Kazakhstan at the forefront of civil service reform

Sep 8, 2016

Kazakhstan is taking the lead in overhauling its civil service and is at the forefront of initiatives aimed at strengthening the professional civil service and enhancing regional and international cooperation in this area.

In 2013, the Government of Kazakhstan and UNDP founded the Regional Hub of Civil Service in Astana, a resource centre for the key players involved in reforming this sector in Central Asia and beyond. The Hub brings together government officials, academics and other stakeholders from the 32 countries and five international organisations taking part in the project.

“Given the importance of civil service excellence to sustainable development, this Hub will help position Kazakhstan as a leader in the implementation of the new sustainable development agenda,” UNDP Administrator Helen Clark told delegates at the Astana Economic Forum in May 2015.

The Regional Hub aims to promote this excellence by introducing more merit-based principles and connecting people in different countries so they can share their experiences and best practice.

The Hub has already had a positive impact on shaping government policy, with its suggestions feeding into Kazakhstan’s new Law on Civil Service which took effect on 1 January 2016.

“Our most recent recommendations to the Government were to delineate the functions of political and career civil servants as well as introduce a competencies framework and pay-for-performance practices,” says Yernar Zharkeshov, the Hub’s Head of Research Team.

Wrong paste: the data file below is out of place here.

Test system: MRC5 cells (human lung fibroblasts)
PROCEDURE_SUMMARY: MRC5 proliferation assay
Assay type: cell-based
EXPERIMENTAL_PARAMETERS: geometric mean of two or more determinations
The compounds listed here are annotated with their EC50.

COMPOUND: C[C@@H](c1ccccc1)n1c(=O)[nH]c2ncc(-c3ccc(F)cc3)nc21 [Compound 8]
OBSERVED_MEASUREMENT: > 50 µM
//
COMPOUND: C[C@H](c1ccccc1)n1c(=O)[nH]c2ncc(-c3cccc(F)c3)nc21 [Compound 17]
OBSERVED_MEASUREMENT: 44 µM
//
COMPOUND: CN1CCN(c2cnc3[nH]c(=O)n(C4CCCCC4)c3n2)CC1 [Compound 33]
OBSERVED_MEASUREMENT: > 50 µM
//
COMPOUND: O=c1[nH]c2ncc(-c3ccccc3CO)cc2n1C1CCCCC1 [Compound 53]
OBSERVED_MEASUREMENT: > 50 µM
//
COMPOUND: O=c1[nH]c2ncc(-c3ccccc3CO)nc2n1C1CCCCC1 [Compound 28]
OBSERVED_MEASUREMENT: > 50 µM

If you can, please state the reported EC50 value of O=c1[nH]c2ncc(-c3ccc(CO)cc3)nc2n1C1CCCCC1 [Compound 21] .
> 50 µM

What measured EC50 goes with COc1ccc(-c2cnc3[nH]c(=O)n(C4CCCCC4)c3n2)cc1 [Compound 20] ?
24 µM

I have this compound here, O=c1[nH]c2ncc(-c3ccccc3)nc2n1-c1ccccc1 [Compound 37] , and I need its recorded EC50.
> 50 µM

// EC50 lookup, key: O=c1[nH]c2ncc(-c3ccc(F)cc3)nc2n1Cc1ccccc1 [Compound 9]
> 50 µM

This new civil service law is a key element of Kazakhstan’s plans to modernise its society, with the aim of joining the ranks of the 30 most developed nations in the world by 2050. In the 100 Concrete Steps reform programme, unveiled by President Nursultan Nazarbayev in May 2015, reforming recruitment practices in the public sector was defined as a priority for Kazakhstan. The programme recommends a shift to a career-based model with promotion dependent on qualifications and work experience.

On gaining independence in 1991, Kazakhstan inherited a centrally-planned, Soviet-style civil service. In the mid-1990s, officials started the groundwork to move away from top-down policy-making and to put in place greater accountability in the public sector.

Initially, civil service reform in Kazakhstan introduced structural and functional changes. It reduced the number of government agencies and civil servants at the national and regional levels and defined the scope of work that each agency performed. The next step was to introduce a greater degree of professionalism.

The reform process gathered pace at the turn of the 21st century, with major achievements secured such as the adoption of specialised laws on Civil Service and on Administrative Procedures, and the creation of a Code of Ethics for Public Servants.

“An open, accountable and professional civil service is important to build public trust and confidence in governance and service delivery,“ says UNDP Deputy Resident Representative in Kazakhstan Munkhtuya Altangerel. “It is reassuring to see that Kazakhstan has embarked on this road and is carrying out a number of reforms that are designed to further strengthen its civil service.“ 

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